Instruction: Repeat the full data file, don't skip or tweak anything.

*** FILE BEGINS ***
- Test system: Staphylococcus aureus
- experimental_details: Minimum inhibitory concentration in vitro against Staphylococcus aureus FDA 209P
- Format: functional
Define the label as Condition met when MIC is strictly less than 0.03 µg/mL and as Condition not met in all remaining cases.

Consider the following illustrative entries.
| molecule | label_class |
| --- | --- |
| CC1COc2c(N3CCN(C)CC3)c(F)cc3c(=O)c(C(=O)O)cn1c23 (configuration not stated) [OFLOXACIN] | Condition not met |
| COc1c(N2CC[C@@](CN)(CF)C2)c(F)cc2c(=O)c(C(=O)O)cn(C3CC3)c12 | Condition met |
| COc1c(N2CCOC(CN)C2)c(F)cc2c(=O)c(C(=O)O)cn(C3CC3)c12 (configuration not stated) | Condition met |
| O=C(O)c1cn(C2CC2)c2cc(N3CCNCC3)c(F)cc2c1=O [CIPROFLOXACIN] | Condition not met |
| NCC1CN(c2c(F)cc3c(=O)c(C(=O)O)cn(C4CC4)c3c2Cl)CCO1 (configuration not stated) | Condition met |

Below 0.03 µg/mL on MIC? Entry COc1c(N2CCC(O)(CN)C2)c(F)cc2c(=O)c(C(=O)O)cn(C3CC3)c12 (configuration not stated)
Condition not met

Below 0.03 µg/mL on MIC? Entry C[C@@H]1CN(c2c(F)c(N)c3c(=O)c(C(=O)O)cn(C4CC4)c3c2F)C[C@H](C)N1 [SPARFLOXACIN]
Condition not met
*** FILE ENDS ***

- Test system: Staphylococcus aureus
- experimental_details: Minimum inhibitory concentration in vitro against Staphylococcus aureus FDA 209P
- Format: functional
Define the label as Condition met when MIC is strictly less than 0.03 µg/mL and as Condition not met in all remaining cases.

Consider the following illustrative entries.
| molecule | label_class |
| --- | --- |
| CC1COc2c(N3CCN(C)CC3)c(F)cc3c(=O)c(C(=O)O)cn1c23 (configuration not stated) [OFLOXACIN] | Condition not met |
| COc1c(N2CC[C@@](CN)(CF)C2)c(F)cc2c(=O)c(C(=O)O)cn(C3CC3)c12 | Condition met |
| COc1c(N2CCOC(CN)C2)c(F)cc2c(=O)c(C(=O)O)cn(C3CC3)c12 (configuration not stated) | Condition met |
| O=C(O)c1cn(C2CC2)c2cc(N3CCNCC3)c(F)cc2c1=O [CIPROFLOXACIN] | Condition not met |
| NCC1CN(c2c(F)cc3c(=O)c(C(=O)O)cn(C4CC4)c3c2Cl)CCO1 (configuration not stated) | Condition met |

Below 0.03 µg/mL on MIC? Entry COc1c(N2CCC(O)(CN)C2)c(F)cc2c(=O)c(C(=O)O)cn(C3CC3)c12 (configuration not stated)
Condition not met

Below 0.03 µg/mL on MIC? Entry C[C@@H]1CN(c2c(F)c(N)c3c(=O)c(C(=O)O)cn(C4CC4)c3c2F)C[C@H](C)N1 [SPARFLOXACIN]
Condition not met